The situation and concerns are the same in New Zealand. A report by the Centre for Social Impact charting the growth of “impact investing” outlines how some of the thinking on these topics is changing here too, and the opportunity it represents.

What we should be watching in New Zealand is whether the Financial Markets Authority (FMA) follows its Australian counterpart’s lead and takes legal action. In July 2022 it issued the “Ethical Investment Journey Research” report, which noted that managed funds needed to be clear about what they claimed. The clear indication is that in the right situation, the FMA is ready to take legal action. The guidance says that “it’s illegal to mislead or confuse investors by suggesting or omitting certain information. The FMA can take action to stop or prevent this behaviour. Contact us if you think a company is ‘green-washing’ and can’t back up their claims.”

Barry Coates is the CEO of Mindful Money, a charity focused on educating people about responsible investment choices. He has been watching this space for years and notes that “regulators are showing they are prepared to look at a core issue – the alignment of marketing claims with the characteristics of companies that fund providers invest in”. 

The demand from consumers is growing for responsible investment alternatives, but to be effective it needs to be matched with visible enforcement. Credibility demands accountability, and perhaps at some stage we will also take more steps to require companies to clearly outline what their purpose and impact is, and hold them to account through reporting.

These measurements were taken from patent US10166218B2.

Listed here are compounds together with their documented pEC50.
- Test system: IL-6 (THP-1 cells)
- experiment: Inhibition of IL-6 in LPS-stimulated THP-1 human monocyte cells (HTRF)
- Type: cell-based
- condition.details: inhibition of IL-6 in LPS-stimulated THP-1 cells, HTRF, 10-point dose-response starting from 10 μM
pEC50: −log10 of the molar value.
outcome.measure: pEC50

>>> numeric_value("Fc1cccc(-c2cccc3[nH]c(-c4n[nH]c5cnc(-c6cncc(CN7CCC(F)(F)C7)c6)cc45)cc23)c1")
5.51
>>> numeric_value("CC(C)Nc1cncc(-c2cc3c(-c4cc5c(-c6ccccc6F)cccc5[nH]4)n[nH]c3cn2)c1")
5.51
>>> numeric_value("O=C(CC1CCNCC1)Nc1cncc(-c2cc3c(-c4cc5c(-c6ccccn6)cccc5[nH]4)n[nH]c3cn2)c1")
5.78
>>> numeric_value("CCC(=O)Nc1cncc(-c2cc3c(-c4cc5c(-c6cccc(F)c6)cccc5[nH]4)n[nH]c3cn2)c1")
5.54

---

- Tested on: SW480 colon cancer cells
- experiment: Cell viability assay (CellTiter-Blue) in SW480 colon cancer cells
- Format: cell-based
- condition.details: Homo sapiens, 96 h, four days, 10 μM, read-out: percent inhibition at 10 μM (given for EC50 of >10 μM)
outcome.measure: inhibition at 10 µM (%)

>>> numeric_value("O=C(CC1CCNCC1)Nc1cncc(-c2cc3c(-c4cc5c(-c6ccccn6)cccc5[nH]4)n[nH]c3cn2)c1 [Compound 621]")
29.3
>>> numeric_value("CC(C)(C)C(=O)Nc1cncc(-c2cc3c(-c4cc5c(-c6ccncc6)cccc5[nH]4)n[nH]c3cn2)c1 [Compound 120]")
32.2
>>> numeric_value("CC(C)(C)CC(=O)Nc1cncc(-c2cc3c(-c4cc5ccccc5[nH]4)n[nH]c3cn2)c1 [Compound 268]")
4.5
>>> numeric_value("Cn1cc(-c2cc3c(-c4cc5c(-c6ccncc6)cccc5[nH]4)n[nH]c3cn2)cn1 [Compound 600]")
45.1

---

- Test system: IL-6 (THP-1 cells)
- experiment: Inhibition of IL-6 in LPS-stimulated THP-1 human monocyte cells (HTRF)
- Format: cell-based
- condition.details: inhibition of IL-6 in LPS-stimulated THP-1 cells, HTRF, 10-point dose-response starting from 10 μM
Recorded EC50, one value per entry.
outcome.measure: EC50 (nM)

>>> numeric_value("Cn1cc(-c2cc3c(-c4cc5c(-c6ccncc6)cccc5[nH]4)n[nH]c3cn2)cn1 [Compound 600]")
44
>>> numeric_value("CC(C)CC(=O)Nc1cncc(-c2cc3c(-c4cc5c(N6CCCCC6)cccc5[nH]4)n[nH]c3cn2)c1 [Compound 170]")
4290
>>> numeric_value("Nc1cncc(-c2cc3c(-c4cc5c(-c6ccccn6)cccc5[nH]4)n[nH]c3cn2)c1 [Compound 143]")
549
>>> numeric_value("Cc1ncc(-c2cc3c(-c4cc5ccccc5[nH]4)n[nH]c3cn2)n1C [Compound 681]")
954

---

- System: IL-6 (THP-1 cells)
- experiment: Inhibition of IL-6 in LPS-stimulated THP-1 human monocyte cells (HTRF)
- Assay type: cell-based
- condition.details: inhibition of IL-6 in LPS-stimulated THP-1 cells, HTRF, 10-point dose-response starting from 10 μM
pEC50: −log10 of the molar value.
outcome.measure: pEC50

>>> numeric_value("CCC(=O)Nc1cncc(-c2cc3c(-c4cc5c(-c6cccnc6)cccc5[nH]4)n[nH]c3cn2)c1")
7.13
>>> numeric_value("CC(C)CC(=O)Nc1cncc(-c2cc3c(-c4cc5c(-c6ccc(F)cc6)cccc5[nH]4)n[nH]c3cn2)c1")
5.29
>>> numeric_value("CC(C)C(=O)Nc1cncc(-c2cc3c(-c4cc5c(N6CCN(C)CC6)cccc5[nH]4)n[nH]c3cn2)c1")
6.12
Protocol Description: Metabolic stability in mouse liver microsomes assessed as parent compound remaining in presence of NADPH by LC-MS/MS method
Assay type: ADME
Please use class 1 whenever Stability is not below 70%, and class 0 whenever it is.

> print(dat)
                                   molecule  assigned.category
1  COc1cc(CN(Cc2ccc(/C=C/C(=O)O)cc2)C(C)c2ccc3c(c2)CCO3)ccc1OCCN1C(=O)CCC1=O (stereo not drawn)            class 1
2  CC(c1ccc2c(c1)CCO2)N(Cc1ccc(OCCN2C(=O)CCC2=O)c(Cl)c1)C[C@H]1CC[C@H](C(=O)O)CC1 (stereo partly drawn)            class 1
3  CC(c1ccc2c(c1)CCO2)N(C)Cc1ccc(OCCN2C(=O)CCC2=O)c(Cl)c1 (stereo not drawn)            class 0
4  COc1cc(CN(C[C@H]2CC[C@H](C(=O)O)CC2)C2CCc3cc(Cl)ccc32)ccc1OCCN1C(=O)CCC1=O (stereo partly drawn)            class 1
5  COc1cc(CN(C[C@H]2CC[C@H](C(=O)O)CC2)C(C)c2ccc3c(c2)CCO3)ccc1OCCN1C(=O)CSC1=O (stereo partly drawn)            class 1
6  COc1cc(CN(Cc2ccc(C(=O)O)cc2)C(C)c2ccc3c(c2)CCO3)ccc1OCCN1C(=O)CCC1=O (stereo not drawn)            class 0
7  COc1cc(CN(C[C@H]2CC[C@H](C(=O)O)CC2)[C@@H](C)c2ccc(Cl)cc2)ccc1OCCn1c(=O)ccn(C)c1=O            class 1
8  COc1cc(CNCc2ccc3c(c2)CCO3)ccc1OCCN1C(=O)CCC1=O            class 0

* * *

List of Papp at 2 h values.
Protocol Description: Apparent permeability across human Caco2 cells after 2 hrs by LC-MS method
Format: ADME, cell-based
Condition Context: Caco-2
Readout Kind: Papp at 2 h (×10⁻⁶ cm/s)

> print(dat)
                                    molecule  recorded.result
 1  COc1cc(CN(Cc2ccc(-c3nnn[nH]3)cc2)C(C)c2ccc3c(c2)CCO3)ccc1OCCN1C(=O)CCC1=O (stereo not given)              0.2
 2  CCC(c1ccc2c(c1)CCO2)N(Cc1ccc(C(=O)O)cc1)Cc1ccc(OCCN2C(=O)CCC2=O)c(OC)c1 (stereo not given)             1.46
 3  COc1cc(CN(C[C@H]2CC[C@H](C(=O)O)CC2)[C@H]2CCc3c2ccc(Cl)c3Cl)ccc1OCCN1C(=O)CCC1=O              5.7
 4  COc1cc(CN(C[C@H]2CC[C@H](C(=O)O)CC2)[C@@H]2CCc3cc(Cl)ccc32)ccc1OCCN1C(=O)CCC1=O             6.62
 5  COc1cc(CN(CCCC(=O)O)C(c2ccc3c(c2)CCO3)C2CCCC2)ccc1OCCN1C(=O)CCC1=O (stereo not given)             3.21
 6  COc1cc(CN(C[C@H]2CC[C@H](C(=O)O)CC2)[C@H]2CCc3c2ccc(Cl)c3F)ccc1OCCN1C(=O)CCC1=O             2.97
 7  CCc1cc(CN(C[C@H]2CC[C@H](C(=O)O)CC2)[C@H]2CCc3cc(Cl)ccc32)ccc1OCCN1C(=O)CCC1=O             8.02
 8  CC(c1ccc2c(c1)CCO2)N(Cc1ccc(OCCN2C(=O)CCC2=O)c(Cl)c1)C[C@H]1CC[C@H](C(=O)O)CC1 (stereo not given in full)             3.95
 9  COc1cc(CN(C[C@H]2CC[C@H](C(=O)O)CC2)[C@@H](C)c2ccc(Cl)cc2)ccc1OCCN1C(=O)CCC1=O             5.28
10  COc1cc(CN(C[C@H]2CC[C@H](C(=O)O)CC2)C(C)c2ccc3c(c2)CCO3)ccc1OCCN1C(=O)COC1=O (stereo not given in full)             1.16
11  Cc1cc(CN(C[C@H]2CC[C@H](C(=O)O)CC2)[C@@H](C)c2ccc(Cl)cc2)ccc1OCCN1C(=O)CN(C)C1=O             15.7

There are indications of what might come in the future. One example is the proposed reform of the Companies Act which would see directors considering a wide range of issues when making decisions. Other green shoots that align with this shift include the reports of the IOD-led initiative Chapter Zero, Aotearoa Circle on Sustainable Finance, the impact investment approaches of KiwiSaver providers like Pathfinder, Kernel, Simplicity and Generate, the Stewardship Code recently introduced by the Responsible Investment Association Australasia, and the consideration of “degrowth” as an alternative path forward by Jennifer Wilkins.

Another example is the changes from the XRB (External Reporting Board), which sets accounting standards in New Zealand, which this year introduced new requirements for climate-related disclosures. The changes only apply to the biggest New Zealand companies (about 200 fall into the category) but it lays the groundwork for requiring reporting by smaller companies in the future as well. This is a fast-evolving space, with climate change considered by some just one part of a much bigger puzzle of social obligations owed by companies. These ultimately suggest a move toward new paradigms of thought about the role of companies themselves. 

That falls under the banner of environmental, social and governance, or ESG – derisively dubbed “woke capitalism” in the US culture wars. This latest case in Australia will be one to watch as it heralds a shift from regulatory bodies discussing the importance of credible statements about investments to an era where they are actually enforcing the talk.